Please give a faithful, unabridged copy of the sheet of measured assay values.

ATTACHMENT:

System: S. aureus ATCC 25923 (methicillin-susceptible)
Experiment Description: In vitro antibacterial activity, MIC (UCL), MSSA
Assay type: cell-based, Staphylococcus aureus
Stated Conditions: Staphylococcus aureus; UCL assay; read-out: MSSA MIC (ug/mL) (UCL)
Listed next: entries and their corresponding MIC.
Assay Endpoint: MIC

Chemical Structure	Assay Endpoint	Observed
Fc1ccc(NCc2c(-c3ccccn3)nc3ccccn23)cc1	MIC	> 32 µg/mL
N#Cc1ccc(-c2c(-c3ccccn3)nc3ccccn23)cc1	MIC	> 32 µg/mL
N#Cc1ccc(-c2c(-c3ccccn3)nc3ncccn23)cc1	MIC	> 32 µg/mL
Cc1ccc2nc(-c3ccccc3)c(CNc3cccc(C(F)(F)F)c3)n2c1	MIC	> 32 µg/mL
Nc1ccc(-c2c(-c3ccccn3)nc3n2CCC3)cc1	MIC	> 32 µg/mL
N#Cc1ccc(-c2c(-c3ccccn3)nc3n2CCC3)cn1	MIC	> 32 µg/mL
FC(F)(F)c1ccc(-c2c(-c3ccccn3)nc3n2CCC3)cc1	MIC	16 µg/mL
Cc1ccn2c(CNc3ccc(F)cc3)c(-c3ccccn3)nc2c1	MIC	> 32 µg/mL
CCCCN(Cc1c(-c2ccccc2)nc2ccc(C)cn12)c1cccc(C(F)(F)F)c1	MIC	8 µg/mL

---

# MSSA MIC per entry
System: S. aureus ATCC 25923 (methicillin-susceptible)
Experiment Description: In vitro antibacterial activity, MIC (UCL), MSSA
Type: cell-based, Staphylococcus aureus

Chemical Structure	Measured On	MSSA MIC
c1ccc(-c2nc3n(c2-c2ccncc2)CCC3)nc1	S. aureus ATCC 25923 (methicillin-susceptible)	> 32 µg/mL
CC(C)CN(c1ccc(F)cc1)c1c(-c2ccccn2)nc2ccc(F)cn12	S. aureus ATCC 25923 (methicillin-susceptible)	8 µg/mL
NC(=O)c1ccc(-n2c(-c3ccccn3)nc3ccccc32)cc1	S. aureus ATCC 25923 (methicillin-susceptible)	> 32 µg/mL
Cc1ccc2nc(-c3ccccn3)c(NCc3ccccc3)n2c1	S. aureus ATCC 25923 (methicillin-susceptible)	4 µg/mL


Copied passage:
System: S. aureus ATCC 25923 (methicillin-susceptible)
Experiment Description: In vitro antibacterial activity, MIC (UCL), MSSA
Assay type: cell-based, Staphylococcus aureus
Stated Conditions: Staphylococcus aureus; UCL assay; read-out: MSSA MIC (ug/mL) (UCL)
Listed next: entries and their corresponding MIC.
Assay Endpoint: MIC

Chemical Structure	Assay Endpoint	Observed
Fc1ccc(NCc2c(-c3ccccn3)nc3ccccn23)cc1	MIC	> 32 µg/mL
N#Cc1ccc(-c2c(-c3ccccn3)nc3ccccn23)cc1	MIC	> 32 µg/mL
N#Cc1ccc(-c2c(-c3ccccn3)nc3ncccn23)cc1	MIC	> 32 µg/mL
Cc1ccc2nc(-c3ccccc3)c(CNc3cccc(C(F)(F)F)c3)n2c1	MIC	> 32 µg/mL
Nc1ccc(-c2c(-c3ccccn3)nc3n2CCC3)cc1	MIC	> 32 µg/mL
N#Cc1ccc(-c2c(-c3ccccn3)nc3n2CCC3)cn1	MIC	> 32 µg/mL
FC(F)(F)c1ccc(-c2c(-c3ccccn3)nc3n2CCC3)cc1	MIC	16 µg/mL
Cc1ccn2c(CNc3ccc(F)cc3)c(-c3ccccn3)nc2c1	MIC	> 32 µg/mL
CCCCN(Cc1c(-c2ccccc2)nc2ccc(C)cn12)c1cccc(C(F)(F)F)c1	MIC	8 µg/mL

---

# MSSA MIC per entry
System: S. aureus ATCC 25923 (methicillin-susceptible)
Experiment Description: In vitro antibacterial activity, MIC (UCL), MSSA
Type: cell-based, Staphylococcus aureus

Chemical Structure	Measured On	MSSA MIC
c1ccc(-c2nc3n(c2-c2ccncc2)CCC3)nc1	S. aureus ATCC 25923 (methicillin-susceptible)	> 32 µg/mL
CC(C)CN(c1ccc(F)cc1)c1c(-c2ccccn2)nc2ccc(F)cn12	S. aureus ATCC 25923 (methicillin-susceptible)	8 µg/mL
NC(=O)c1ccc(-n2c(-c3ccccn3)nc3ccccc32)cc1	S. aureus ATCC 25923 (methicillin-susceptible)	> 32 µg/mL
Cc1ccc2nc(-c3ccccn3)c(NCc3ccccc3)n2c1	S. aureus ATCC 25923 (methicillin-susceptible)	4 µg/mL